Parents at the Coffee Shop
As parents we are faced daily with different challenges. Whether it is how to get our little darling to sleep, how to deal with tantruming toddlers or how to help our children get on with their siblings and peers. ‘Parents at the Coffee Shop’ is an opportunity for Parents to meet together to discuss ideas, find solutions and support each other in these and other challenges. It is also an opportunity to share creative ideas, find solutions and celebrate all the great things about being a parent. Each week a parent will blog about something they are experiencing with their child/ren and then anyone who is interested can come and discuss the blog and have a chat over coffee and cake at The Corner Coffee House.
This week we hear from one of the Corner Coffee House parents on Sibling Rivalry
I love each of my children equally. They are all different and have different interests and strengths. But one thing they all seem to like to do, which I don’t love, is to bicker and argue and compete. They each have their own strengths and when they do work together they make an amazing team, yet a lot of their energy can be taken up with arguing over who gets the first turn at something or who gets a certain colour cup to drink from.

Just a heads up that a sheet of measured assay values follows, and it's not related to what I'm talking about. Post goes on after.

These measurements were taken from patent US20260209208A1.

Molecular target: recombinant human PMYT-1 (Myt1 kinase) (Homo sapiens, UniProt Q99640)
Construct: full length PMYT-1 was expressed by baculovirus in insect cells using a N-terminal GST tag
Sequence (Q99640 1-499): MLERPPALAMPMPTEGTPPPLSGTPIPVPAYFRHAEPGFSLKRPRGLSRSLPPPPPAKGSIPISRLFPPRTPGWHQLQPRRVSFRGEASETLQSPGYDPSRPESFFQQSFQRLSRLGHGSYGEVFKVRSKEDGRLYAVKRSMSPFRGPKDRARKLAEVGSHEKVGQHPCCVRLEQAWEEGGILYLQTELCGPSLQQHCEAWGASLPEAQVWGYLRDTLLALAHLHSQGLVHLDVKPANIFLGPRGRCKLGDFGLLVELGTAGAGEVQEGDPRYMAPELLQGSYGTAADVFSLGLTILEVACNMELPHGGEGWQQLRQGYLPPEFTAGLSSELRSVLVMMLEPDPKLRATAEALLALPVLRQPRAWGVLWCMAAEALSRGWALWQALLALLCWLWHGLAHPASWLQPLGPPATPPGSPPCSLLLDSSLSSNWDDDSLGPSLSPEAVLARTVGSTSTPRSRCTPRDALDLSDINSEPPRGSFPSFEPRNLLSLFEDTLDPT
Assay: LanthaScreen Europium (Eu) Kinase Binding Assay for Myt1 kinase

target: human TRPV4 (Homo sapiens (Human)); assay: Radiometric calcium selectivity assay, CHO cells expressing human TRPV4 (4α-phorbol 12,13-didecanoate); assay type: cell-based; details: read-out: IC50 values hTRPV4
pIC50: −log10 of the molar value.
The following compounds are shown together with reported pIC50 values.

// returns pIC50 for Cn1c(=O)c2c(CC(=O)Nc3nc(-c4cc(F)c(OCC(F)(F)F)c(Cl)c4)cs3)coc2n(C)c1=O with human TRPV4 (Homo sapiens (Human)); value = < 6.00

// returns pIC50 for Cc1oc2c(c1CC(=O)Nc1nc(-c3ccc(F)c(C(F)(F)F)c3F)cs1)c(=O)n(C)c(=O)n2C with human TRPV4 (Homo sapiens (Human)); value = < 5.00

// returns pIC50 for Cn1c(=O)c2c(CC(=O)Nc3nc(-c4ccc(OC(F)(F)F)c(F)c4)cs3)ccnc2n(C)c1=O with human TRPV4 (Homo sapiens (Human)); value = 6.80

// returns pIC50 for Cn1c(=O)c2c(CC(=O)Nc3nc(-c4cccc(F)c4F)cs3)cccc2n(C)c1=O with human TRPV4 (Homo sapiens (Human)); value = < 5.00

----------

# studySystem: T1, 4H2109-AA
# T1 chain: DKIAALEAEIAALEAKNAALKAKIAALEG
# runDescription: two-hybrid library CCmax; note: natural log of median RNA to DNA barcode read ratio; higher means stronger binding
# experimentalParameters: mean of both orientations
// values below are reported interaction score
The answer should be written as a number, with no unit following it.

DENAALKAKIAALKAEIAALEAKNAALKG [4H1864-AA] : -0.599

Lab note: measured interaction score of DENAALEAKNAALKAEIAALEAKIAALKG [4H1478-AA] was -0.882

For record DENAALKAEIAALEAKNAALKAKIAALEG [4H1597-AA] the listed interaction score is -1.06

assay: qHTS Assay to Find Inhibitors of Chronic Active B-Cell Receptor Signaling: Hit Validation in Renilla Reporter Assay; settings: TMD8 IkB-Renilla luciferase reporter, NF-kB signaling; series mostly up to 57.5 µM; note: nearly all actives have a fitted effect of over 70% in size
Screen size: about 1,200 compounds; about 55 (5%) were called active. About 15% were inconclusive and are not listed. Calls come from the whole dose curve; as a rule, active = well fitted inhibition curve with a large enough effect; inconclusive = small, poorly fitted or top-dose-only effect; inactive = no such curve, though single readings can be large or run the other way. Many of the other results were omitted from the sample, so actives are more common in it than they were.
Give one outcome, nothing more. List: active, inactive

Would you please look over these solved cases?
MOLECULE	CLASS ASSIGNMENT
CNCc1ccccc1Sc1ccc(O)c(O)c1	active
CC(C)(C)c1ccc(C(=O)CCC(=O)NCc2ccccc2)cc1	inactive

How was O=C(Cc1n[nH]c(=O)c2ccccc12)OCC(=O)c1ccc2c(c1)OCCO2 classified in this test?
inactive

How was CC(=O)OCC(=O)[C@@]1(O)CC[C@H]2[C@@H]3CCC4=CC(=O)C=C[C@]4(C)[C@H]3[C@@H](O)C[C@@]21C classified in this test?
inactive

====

I can get very frustrated when the bickering and whining starts and the inevitable ‘it’s not fair’ at whatever resolve I offer. I am guilty of wining at my children and bickering with them. It is like a trigger that gets fired within me and all the frustration pours out in a torrent of whiny shoutyness, which really acts like petrol on a fire and ends in a big ugly mess. This doesn’t happen all the time, there are times where I can walk away from an argument, buffing my nails on my imaginary lapel, as the children laugh and play together. Unfortunately the former is more common than the latter.
The frustration comes from a desire for my children to love and prefer each other. It also comes from the fact that their bickering is interrupting whatever very important job I might be trying to get done. If I want my children to get on with each other then I need to teach them the skills they need to do this. Surely more important than getting my jobs done should be helping my children to love and prefer each other. How do I do this? I don’t know exactly, but one thing I do know from my experience from parenting so far, is that there are no quick fix answers.